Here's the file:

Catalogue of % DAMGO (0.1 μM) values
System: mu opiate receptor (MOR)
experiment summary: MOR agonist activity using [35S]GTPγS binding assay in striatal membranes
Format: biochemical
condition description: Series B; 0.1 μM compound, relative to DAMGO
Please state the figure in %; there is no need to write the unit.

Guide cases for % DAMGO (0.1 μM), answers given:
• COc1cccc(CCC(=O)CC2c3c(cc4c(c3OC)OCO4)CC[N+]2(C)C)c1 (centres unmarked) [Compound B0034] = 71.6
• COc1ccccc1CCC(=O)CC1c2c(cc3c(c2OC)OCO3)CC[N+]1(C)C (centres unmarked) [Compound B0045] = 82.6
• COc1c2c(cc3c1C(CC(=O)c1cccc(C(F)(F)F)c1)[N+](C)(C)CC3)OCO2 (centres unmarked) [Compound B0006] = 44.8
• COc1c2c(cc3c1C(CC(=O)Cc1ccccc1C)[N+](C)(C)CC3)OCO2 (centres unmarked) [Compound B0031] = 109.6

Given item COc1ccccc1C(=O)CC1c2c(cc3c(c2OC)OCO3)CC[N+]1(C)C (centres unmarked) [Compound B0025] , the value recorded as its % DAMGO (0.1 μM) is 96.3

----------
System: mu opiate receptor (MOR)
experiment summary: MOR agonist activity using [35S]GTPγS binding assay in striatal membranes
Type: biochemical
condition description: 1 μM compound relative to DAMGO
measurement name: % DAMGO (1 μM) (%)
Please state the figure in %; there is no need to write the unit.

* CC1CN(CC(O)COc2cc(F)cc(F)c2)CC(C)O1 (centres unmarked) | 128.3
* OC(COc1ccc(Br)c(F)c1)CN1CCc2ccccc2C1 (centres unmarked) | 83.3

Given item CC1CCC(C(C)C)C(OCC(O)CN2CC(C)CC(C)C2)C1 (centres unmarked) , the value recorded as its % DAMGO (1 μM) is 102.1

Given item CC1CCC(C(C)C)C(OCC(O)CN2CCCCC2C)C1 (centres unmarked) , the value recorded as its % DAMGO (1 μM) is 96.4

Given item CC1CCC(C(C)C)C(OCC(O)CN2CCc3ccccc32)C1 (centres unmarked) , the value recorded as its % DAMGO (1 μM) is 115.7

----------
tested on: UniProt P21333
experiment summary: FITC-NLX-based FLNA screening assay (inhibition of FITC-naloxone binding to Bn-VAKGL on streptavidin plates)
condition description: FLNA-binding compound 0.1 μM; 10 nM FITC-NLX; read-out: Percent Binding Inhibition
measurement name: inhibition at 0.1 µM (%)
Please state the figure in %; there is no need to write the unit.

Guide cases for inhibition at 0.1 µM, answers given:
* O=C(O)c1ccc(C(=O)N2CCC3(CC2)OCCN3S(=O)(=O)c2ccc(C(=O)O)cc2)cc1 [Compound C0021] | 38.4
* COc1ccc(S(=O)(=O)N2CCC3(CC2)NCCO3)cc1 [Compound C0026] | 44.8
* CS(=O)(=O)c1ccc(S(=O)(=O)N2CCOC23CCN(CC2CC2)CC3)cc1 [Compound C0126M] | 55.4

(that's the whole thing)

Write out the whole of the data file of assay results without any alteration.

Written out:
Catalogue of % DAMGO (0.1 μM) values
System: mu opiate receptor (MOR)
experiment summary: MOR agonist activity using [35S]GTPγS binding assay in striatal membranes
Format: biochemical
condition description: Series B; 0.1 μM compound, relative to DAMGO
Please state the figure in %; there is no need to write the unit.

Guide cases for % DAMGO (0.1 μM), answers given:
• COc1cccc(CCC(=O)CC2c3c(cc4c(c3OC)OCO4)CC[N+]2(C)C)c1 (centres unmarked) [Compound B0034] = 71.6
• COc1ccccc1CCC(=O)CC1c2c(cc3c(c2OC)OCO3)CC[N+]1(C)C (centres unmarked) [Compound B0045] = 82.6
• COc1c2c(cc3c1C(CC(=O)c1cccc(C(F)(F)F)c1)[N+](C)(C)CC3)OCO2 (centres unmarked) [Compound B0006] = 44.8
• COc1c2c(cc3c1C(CC(=O)Cc1ccccc1C)[N+](C)(C)CC3)OCO2 (centres unmarked) [Compound B0031] = 109.6

Given item COc1ccccc1C(=O)CC1c2c(cc3c(c2OC)OCO3)CC[N+]1(C)C (centres unmarked) [Compound B0025] , the value recorded as its % DAMGO (0.1 μM) is 96.3

----------
System: mu opiate receptor (MOR)
experiment summary: MOR agonist activity using [35S]GTPγS binding assay in striatal membranes
Type: biochemical
condition description: 1 μM compound relative to DAMGO
measurement name: % DAMGO (1 μM) (%)
Please state the figure in %; there is no need to write the unit.

* CC1CN(CC(O)COc2cc(F)cc(F)c2)CC(C)O1 (centres unmarked) | 128.3
* OC(COc1ccc(Br)c(F)c1)CN1CCc2ccccc2C1 (centres unmarked) | 83.3

Given item CC1CCC(C(C)C)C(OCC(O)CN2CC(C)CC(C)C2)C1 (centres unmarked) , the value recorded as its % DAMGO (1 μM) is 102.1

Given item CC1CCC(C(C)C)C(OCC(O)CN2CCCCC2C)C1 (centres unmarked) , the value recorded as its % DAMGO (1 μM) is 96.4

Given item CC1CCC(C(C)C)C(OCC(O)CN2CCc3ccccc32)C1 (centres unmarked) , the value recorded as its % DAMGO (1 μM) is 115.7

----------
tested on: UniProt P21333
experiment summary: FITC-NLX-based FLNA screening assay (inhibition of FITC-naloxone binding to Bn-VAKGL on streptavidin plates)
condition description: FLNA-binding compound 0.1 μM; 10 nM FITC-NLX; read-out: Percent Binding Inhibition
measurement name: inhibition at 0.1 µM (%)
Please state the figure in %; there is no need to write the unit.

Guide cases for inhibition at 0.1 µM, answers given:
* O=C(O)c1ccc(C(=O)N2CCC3(CC2)OCCN3S(=O)(=O)c2ccc(C(=O)O)cc2)cc1 [Compound C0021] | 38.4
* COc1ccc(S(=O)(=O)N2CCC3(CC2)NCCO3)cc1 [Compound C0026] | 44.8
* CS(=O)(=O)c1ccc(S(=O)(=O)N2CCOC23CCN(CC2CC2)CC3)cc1 [Compound C0126M] | 55.4